A cell design for correlative hard X-ray nanoprobe and electron microscopy studies of catalysts under in situ conditions
aDiamond Light Source, Harwell Science and Innovation Campus, Didcot, Oxfordshire OX11 0DE, United Kingdom, and bJohnson Matthey Technology Centre, Johnson Matthey, Blounts Court, Sonning Common, Berkshire RG4 9NH, United Kingdom
*Correspondence e-mail: email@example.com, firstname.lastname@example.org
To improve the understanding of catalysts, and ultimately the ability to design better materials, it is crucial to study them during their catalytic active states. Using in situ or operando conditions allows insights into structure–property relationships, which might not be observable by ex situ characterization. Spatially resolved X-ray fluorescence, X-ray diffraction and X-ray absorption near-edge spectroscopy are powerful tools to determine structural and electronic properties, and the spatial resolutions now achievable at hard X-ray nanoprobe beamlines make them an ideal complement to high-resolution transmission electron microscopy studies in a multi-length-scale analysis approach. The development of a system to enable the use of a commercially available gas-cell chip assembly within an X-ray nanoprobe beamline is reported here. The novel in situ capability is demonstrated by an investigation of the redox behaviour of supported Pt nanoparticles on ceria under typical lean and rich diesel-exhaust conditions; however, the system has broader application to a wide range of solid–gas reactions. In addition the setup allows complimentary in situ transmission electron microscopy and X-ray nanoprobe studies under identical conditions, with the major advantage compared with other systems that the exact same cell can be used and easily transferred between instruments. This offers the exciting possibility of studying the same particles under identical conditions (gas flow, pressure, temperature) using multiple techniques.
Keywords: in situ; sample environments; multi-length scales; X-ray nanoprobes; transmission electron microscopy (TEM); synchrotrons; micro-electro-mechanical systems (MEMS).
Revealing the structure–activity relationship in catalysis is crucial to understanding the role of the catalyst during chemical processes and an essential step towards the `design of catalysts'. It is widely accepted that a necessary step for this is studying the catalyst during relevant working conditions (pressure/temperature). In order to achieve this, in situ or operando (in situ linked to catalytic activity) studies are of crucial importance (Topsøe, 2003; Arrigo et al., 2013; Han et al., 2015; Streibel et al., 2018; Weckhuysen, 2002)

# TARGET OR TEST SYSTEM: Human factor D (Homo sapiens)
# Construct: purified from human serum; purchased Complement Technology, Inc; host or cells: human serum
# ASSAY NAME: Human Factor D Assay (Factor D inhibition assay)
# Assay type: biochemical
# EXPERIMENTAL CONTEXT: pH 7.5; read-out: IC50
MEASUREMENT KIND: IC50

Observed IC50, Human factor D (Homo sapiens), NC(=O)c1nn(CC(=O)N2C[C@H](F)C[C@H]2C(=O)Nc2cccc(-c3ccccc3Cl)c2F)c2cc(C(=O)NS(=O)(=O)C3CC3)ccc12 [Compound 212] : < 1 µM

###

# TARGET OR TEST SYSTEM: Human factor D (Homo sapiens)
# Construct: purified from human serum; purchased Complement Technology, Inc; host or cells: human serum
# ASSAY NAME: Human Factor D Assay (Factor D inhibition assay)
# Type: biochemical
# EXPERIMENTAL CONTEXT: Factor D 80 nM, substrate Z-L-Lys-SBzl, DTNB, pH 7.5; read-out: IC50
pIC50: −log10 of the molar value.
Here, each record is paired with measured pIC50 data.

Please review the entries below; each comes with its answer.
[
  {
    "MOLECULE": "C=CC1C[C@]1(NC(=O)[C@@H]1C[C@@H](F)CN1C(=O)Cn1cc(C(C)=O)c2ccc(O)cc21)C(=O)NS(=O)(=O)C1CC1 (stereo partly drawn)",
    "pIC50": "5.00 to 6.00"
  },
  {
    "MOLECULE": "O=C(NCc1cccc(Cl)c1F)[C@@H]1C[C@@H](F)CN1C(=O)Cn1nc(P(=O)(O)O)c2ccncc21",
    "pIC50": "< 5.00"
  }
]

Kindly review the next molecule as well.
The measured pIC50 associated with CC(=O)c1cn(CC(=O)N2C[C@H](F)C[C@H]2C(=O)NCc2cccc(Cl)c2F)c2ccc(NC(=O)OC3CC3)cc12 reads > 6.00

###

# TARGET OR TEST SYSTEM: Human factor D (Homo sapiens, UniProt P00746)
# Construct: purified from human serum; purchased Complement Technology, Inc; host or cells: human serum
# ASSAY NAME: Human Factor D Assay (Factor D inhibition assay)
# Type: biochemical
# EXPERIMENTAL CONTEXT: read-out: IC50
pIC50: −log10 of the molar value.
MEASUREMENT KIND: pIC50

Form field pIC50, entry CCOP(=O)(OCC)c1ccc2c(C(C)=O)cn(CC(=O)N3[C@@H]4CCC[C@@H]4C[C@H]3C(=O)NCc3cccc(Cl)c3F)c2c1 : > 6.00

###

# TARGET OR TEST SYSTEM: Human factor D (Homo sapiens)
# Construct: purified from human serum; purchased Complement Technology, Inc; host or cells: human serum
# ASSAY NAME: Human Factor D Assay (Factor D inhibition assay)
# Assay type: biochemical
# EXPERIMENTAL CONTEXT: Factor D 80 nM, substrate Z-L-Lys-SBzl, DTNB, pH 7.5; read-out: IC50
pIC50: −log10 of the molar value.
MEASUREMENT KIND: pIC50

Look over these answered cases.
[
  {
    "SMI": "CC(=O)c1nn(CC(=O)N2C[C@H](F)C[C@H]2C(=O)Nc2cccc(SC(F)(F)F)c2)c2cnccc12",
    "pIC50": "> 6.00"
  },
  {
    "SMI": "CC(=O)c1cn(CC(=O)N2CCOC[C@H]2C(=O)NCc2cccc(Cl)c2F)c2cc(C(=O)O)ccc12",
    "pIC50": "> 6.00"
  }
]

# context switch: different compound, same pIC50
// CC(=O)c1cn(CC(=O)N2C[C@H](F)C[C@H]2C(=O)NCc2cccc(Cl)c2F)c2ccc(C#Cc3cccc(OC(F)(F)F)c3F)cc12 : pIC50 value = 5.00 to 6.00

One of the biggest challenges in catalysis research is linking macro-scale and micro-scale properties with highly spatially resolved techniques. While the former is crucial to provide a representative analysis of a catalyst, the latter is crucial to resolve the often-complex links between formulation and operation. Multi-scale and multi-technique approaches offer a solution, and the combination of a highly spatially resolved technique, such as aberration-corrected transmission electron microscopy (ACTEM) which can achieve sub-angstrom resolution (with the limitation of only probing a small area), with synchrotron-based nano-imaging provides a mechanism to bridge length scales between active sites and microstructure. Developments of hard X-ray focusing optics and ptychography over recent years have led to increased spatial resolution of tens of nanometres over fields of view of ∼100 µm (Nazaretski et al., 2014; Martínez-Criado et al., 2016; Huang et al., 2013; Dierolf et al., 2010) bridging the resolution gap to electron microscopy studies, enabling a multi-scale approach with an overlap of the sampling volume between electrons (ACTEM) and X-rays.
To achieve this multi-scale approach, sample environments which replicate the operating conditions are needed, as well as an ability to move these sample environments between instruments. While initial in situ microscopy studies (Hansen, 2001) were limited by the achievable pressure in so-called environmental transmission electron microscopes, which are in the millibar range, the more recent advent of micro-electro-mechanical systems (MEMS) based in situ cells has enabled atomic resolution TEM studies at more relevant catalytic conditions, such as reaction cell pressures of up to 1 bar and temperatures of up to 1000°C (Lang et al., 2019). X-ray sample environment developments have also progressed in order to accommodate the restrictions imposed by nanoscale scanning beamlines (limited space, maximum weight, thermal stability etc.) (Kelly et al., 2013; Prabu et al., 2018; Bozzini et al., 2017). Recent developments towards in situ microscopy and multi-scale studies (Baier et al., 2016; van Ravenhorst et al., 2019; Gonzalez-Jimenez et al., 2012) have focused on the design of a bespoke MEMS-based in situ X-ray cell to complement in situ TEM experiments. Our work focuses on adapting a transmission electron microscope holder for dual use to enable in situ experiments in both a transmission electron microscope and scanning-probe beamline.